Archive for March 24th, 2008

MC practice for 2008- 1

These are review questions to help you study for the exam.

1. The original settlers of what eventually became known as New York were from
a. Sweden
b. Netherlands
c. Great Britain
d. France
e. Germany

2. Colonies such as the Carolinas were known as “restoration colonies” because
a. their creation was mainly due to the restoration of the Stuarts to the English throne
b. they were created as places to send criminals to restore them to civilized behavior and give them a chance to lead honest lives
c. their creation was mainly due to an effort by the English government to restore a balance of power in the New World between the thriving English colonies in New England and the struggling English colonies in the South
d. their creation was mainly due to the restoration of the power of the English Parliament over the king
e. their creation was an attempt to restore the supremacy of the Anglican church in the colonies

3. By 1760, the biggest problem with the economy of the English colonies was
a. smuggling
b. a trade surplus so large that England was threatening to confiscate American assets to help balance the English economy
c. a lack of demand for vast quantities of high-quality American manufactured goods, leading to high unemployment in the colonies
d. a huge balance-of-trade deficit that threatened the solvency of the colonial economy
e. a lack of adequate deep-water ports to provide loading and unloading facilities for the large ships now making up a large part of the merchant marine

4. One of the main factors which enabled Europeans to conquer Native Americans with relative ease was
a. the pacifistic nature of the natives.
b. the settled agricultural societies of North America.
c. the absence of dense concentrations of population or complex nation-states.
d. the use of native guides.
e. all of the above.

5. The Christian crusaders were indirectly responsible for the discovery of the New World because they
a. were victorious over the Muslims.
b. brought back news of valuable Eastern spices, drugs, and silk.
c. succeeded in establishing improved economic relations between Muslims and Christians.
d. returned with captured Muslim maps showing North and South America.
e. developed better navigational devices.

6. The flood of precious metal from the New World to Europe resulted in
a. a price revolution that lowered consumer costs.
b. the growth of capitalism.
c. a reduced amount of trade with Asia.
d. more money for France and Spain but less for Italy and Holland.
e. little impact on the world economy.

7. The financial means for England’s first permanent colonization in America were provided by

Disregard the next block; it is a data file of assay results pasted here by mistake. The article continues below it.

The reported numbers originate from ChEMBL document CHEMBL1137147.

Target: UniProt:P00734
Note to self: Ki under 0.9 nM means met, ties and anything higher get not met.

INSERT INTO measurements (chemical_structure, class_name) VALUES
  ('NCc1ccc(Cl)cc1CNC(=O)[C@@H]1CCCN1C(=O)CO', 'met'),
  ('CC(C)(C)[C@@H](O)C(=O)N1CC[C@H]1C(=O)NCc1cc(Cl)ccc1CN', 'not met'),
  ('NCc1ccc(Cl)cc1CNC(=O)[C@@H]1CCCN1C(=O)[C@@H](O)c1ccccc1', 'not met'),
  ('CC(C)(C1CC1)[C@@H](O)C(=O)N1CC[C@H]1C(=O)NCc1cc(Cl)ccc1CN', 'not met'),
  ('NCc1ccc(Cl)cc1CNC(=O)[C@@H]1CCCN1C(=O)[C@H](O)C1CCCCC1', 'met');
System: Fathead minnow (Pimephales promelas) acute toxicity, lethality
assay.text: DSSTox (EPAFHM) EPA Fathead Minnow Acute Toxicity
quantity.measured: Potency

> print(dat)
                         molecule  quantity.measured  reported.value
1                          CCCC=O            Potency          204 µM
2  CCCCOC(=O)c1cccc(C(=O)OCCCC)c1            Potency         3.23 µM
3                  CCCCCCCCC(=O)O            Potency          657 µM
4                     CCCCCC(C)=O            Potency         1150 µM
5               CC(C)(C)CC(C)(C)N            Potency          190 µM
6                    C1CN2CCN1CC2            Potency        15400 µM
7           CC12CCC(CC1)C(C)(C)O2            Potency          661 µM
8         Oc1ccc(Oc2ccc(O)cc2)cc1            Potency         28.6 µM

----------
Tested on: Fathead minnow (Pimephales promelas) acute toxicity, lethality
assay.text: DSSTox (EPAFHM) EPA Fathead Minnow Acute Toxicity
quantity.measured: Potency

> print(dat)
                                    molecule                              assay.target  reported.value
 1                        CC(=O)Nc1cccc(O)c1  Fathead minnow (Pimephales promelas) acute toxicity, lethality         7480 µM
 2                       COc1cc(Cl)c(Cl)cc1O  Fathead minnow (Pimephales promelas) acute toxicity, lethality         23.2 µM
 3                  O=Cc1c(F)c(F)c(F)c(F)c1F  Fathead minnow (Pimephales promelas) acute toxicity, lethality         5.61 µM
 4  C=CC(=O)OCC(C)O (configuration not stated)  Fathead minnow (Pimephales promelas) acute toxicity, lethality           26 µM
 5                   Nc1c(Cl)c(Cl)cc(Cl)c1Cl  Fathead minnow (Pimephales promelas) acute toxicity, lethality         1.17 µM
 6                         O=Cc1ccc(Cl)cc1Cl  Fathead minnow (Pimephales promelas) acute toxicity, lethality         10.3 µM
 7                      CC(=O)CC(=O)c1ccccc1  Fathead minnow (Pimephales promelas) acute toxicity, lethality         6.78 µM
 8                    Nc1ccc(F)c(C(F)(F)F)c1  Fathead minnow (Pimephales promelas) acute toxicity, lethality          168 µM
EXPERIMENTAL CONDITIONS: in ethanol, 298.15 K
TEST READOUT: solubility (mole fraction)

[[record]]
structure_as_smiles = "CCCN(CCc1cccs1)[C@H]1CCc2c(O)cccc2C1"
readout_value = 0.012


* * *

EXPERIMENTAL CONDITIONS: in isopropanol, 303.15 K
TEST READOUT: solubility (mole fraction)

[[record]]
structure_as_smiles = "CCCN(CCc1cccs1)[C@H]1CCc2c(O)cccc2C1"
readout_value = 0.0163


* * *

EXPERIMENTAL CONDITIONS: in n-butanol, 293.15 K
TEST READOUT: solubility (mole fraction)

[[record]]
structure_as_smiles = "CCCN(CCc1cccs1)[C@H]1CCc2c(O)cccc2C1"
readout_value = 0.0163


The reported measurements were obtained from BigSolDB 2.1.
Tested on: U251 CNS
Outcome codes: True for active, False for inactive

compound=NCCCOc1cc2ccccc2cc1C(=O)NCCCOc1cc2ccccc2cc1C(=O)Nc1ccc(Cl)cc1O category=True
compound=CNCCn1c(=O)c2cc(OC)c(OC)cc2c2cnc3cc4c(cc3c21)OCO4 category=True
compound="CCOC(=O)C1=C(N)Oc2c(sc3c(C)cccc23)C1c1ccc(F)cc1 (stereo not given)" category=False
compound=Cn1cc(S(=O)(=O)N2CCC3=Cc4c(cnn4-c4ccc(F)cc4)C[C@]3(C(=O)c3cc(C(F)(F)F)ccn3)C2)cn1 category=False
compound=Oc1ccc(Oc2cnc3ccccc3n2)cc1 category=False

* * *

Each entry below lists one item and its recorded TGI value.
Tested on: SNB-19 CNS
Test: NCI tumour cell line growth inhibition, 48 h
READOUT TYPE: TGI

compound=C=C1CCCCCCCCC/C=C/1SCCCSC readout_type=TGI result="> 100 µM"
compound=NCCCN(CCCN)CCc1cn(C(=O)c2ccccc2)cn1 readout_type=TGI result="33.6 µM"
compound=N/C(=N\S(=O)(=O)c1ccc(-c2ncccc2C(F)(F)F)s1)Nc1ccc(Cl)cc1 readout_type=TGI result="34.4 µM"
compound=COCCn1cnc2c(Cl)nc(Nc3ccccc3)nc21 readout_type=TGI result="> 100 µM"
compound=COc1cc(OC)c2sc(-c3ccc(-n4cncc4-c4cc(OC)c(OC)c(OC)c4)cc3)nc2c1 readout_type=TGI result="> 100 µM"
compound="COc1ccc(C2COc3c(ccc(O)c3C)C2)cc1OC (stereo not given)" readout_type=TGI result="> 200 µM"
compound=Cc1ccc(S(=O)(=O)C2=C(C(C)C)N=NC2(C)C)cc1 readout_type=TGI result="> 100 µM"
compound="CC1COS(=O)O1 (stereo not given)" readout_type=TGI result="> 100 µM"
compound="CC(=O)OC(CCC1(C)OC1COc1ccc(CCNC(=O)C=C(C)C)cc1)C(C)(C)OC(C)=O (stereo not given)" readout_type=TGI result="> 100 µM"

a. a joint-stock company.
b. a royal proprietor.
c. Queen Elizabeth I.
d. the law of primogeniture.
e. an expanding wool trade.

8. Captain John Smith’s role at Jamestown can best be described as
a. very limited.
b. saving the colony from collapse.
c. persuading the colonists to continue their hunt for gold.
d. worsening the colonists’ relationship with the Indians.
e. reducing the terrible death toll.

9. The introduction of horses brought about significant change in the life of the Lakotas, since from this they
a. were forced to move to the west.
b. became sedentary forest dwellers.
c. died out.
d. lost their oral traditions.
e. became nomadic hunters.

10. Virginia, Maryland, the Carolinas, and Georgia were all similar in that they were all
a. economically dependent upon the export of a staple crop.
b. proprietary colonies.
c. founded after the restoration of Charles II to the throne.
d. founded as refuges for persecuted sects in England.
e. able to live in peace with the Native Americans.

Chapter 35 terms

Chapter 35 America in World War II, 1941-1945
Identify the historical significance of the following:
ABC-1,  “Double V,” Office of Price Administration,
Smith-Connelly Act,  baby boomers, merchant marine,
“warfare-welfare state,” Enigma,  Detroit riot,
saboteurs,  internment camps,  War Production Board,
Issei, Nissei, black market,
Smith-Conally Act, WAACS, WAVES,
SPARS, GI,  “Rosie the Riveter,”
Sunbelt,  A. Philip Randolph, Fair Employment Practices Comm.,
braceros,  CORE,  code talkers,
zoot-suit riots, OSRD,  Bataan/Corregidor,
Douglas MacArthur,  Battle of the Coral Sea, Chester Nimitz,
Battle of Midway,  Guadalcanal,  leapfrogging,
wolf packs,  “Desert Fox,”  Bernard Montgomery,
Stalingrad,   Dwight Eisenhower,  Casablanca Conference,
unconditional surrender,  Teheran,  D-Day,
Aachen, George S. Patton, underground/resistance,
Thomas E. Dewey,  Henry A. Wallace, Battle of the Bulge,
Harry S. Truman,  V-E Day,   Okinawa,
kamikazes,  “soft underbelly,” Potsdam Conference,
Hiroshima,  Nagasaki,  USS Missouri,
Korematsu v. US,   V-J Day, Executive Order No. 9066,
B-29s,  Saipan,   “silent service,”
El Alamein ,  Big Two,  “Marianas Turkey Shoot,”
Iwo Jima, Jiang Jeshi,  Anzio
Be able to explain the following fully:
— Explain how the decision to seek unconditional surrender of Germany was a potentially controversial decision. Outline the basic strategy used to defeat Hitler.
— Explain why Germany was the first target of the allies.  What particular danger did Hitler pose by the time America entered the war?
— Explain the reasons an invasion of Japan was so widely feared, and demonstrate what effect this fear had on the creation of an atomic bomb.